How One Woman Revolutionized The Medical & Healthcare Industries With A Simple Pin-Prick


Discussions about medical and healthcare industries in the US make most people cringe or stress out. It’s almost as if you want to eliminate the word “care” from that statement altogether, especially after watching Michael Moore’s ‘Sicko’ documentary.

One women working her magic to change that is Elizabeth Holmes. The 30 year old Stanford dropout is the CEO of company she founded called Theranos, which has created a revolutionary way to use blood for testing.

Normally, to get tested for anything from cholesterol checks to sophisticated genetic analyses it would cost you an arm or a leg, and it would take an entire vial of blood for one test alone. Elizabeth and her team created a way for hundreds of tests to be performed from one single pin-prick of blood, and it is cheap!

Unlike other medical companies Theranos publicly lists all prices for their tests on their website, meaning there are no hidden surprises and insurance companies or medicare cannot jack up prices. The company plans to charge less than 50 percent of the standard Medicare and Medicaid reimbursement rates. If all tests in the US were performed at those kinds of prices, the company says, it could save Medicare $98 billion and Medicaid $104 billion over the next decade.

That sentence alone is mind-blowing, and this possibility is all thanks to this amazing woman who decided to use her college tuition money to create something revolutionary instead of just gaining a degree from an Ivy League school.

Elizabeth told Wired magazine‘s Caitlin Roper the motivation for creating Theranos came from her own personal fear of needles.

“I started this company because I wanted to spend my life changing our health care system. When someone you love gets really sick, most of the time when you find out, it’s too late to be able to do something about it. It’s heartbreaking.”

Because of this new method of testing, people will be able to have a better insight into their health and be able to prevent illnesses such as cancer or diabetes in a much earlier stage than is possible now.


Another area where this new way of testing will make a huge difference is fertility testing.

“Most people pay for it out of pocket, and it can cost as much as $2,000. These tests provide the data you need to figure out someone’s fertility, and some women can’t afford them. Our new fertility panel is going to cost $35. That means women will be able to afford the tests. They’ll be able to better manage the process and take some of the stress out of trying to conceive.”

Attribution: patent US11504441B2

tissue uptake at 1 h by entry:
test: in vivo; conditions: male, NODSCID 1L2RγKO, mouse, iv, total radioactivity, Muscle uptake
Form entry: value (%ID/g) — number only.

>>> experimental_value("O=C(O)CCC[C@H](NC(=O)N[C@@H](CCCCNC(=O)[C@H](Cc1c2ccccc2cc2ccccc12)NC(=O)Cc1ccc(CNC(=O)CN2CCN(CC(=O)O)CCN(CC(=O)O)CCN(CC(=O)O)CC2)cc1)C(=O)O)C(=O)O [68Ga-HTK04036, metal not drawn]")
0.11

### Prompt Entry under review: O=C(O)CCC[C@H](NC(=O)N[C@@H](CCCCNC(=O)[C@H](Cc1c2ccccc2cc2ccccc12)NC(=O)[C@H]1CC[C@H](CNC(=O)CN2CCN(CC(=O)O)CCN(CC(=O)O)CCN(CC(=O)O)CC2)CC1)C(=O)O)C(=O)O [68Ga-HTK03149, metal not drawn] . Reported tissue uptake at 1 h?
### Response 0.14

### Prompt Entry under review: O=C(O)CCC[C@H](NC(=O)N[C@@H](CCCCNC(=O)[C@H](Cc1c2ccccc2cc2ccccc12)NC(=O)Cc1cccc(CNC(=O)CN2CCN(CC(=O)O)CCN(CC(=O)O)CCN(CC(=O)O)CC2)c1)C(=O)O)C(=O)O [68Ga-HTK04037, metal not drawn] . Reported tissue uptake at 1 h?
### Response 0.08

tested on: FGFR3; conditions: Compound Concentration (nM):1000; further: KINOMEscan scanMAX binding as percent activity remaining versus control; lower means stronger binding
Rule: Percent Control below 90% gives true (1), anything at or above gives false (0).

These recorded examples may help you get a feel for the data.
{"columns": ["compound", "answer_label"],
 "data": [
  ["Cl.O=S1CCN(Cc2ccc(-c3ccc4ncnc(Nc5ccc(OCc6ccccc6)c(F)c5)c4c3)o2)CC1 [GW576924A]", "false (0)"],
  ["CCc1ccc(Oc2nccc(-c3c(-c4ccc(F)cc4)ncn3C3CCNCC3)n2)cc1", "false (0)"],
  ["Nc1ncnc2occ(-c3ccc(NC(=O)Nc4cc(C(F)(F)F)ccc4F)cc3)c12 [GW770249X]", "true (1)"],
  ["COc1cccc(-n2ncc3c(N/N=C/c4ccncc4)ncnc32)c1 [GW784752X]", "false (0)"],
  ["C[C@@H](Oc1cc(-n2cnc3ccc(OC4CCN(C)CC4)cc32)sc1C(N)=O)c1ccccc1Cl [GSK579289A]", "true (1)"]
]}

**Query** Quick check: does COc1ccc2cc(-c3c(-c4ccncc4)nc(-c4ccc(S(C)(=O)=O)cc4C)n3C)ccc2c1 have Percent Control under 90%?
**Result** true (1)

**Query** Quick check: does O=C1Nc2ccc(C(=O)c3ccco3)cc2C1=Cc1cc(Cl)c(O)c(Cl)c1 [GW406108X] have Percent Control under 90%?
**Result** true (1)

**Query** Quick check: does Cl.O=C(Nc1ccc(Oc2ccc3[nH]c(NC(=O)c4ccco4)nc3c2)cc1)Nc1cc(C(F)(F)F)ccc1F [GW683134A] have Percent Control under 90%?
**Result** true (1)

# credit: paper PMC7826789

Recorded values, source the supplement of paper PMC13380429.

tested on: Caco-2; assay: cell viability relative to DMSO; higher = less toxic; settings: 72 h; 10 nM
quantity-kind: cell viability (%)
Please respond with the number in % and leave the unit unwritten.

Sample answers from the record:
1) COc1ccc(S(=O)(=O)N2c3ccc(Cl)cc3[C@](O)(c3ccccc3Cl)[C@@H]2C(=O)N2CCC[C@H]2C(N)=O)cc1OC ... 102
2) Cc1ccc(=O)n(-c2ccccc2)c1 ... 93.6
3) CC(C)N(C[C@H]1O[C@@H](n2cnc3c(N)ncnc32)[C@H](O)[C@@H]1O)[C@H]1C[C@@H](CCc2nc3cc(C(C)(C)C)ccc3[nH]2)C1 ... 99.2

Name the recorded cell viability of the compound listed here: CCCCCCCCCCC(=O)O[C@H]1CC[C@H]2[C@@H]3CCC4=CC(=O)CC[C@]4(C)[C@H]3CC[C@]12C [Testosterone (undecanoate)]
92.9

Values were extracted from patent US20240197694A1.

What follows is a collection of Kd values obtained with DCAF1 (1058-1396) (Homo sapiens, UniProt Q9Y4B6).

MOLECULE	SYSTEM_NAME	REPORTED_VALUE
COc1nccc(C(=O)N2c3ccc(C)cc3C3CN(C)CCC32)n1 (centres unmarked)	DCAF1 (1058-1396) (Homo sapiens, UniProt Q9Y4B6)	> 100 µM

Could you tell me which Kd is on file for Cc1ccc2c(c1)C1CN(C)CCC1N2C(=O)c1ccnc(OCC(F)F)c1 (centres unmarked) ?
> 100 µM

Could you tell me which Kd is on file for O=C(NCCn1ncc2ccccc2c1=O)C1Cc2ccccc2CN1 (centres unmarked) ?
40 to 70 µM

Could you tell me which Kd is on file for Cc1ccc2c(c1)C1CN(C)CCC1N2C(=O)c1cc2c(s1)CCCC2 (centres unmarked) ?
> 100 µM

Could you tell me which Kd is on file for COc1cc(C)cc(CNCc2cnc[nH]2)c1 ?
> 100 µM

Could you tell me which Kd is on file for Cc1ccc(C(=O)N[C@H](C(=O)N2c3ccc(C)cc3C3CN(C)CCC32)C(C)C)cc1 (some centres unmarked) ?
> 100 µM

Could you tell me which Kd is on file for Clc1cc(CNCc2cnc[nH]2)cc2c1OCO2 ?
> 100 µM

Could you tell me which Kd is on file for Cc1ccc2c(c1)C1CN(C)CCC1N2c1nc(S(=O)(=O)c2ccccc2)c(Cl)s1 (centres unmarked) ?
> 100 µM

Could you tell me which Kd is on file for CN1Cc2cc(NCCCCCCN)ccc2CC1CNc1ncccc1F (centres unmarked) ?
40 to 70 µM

This new method from Theranos took years in the making, but it is paying off. The turn around time for results can be as quick as 4 hours as the testing process is different. Elizabeth explains there is more room for error when a vial of blood is handled by humans, and too much times passes in between drawing the blood and actually analyzing it. With their new system, there will be no human handling, and the blood is kept cold until tested.

They also created a tool where physicians can analyze data, and be able to predict the future of a person’s health rather than just see whether they are inside the parameters of where they should be right now health-wise. So this new technology affects everyone from the medical industry right down to the everyday person wanting to know more about their health in a cost-effective, timely manner.

“The dream is to be able to help contribute to the research that’s going on to identify cancer signatures as they change over time, to help intervene early enough to do something about an illness.”

“By testing, you can start to understand your body, understand yourself, change your diet, change your lifestyle, and begin to change your life.”

The first public unveiling of the Theranos testing was held at a Walgreens in the fall of 2013 in Palo Alto, California (where dotcom luminaries such as Google and Facebook are based) and the plan is for them to roll out testing centers nationwide. One pin prick, hundreds of tests, less money, and countless lives saved. Sounds like a dream come true!

Talk about a super woman! We hope this story will inspire more females out there to get involved in STEM industries. Your passion and perseverance could mean revolutionizing an entire industry, or at the very least making a difference in a person’s life. There is nothing more admirable than that. Let’s get this woman a headline in every major paper, because this is something worth talking about!


  1. This is awesome! I’m surprised that the drug/medical fields aren’t trying to poo-poo this! After all I have always felt money is the bottom line with them!! I just hope the government doesn’t squander the savings from this.

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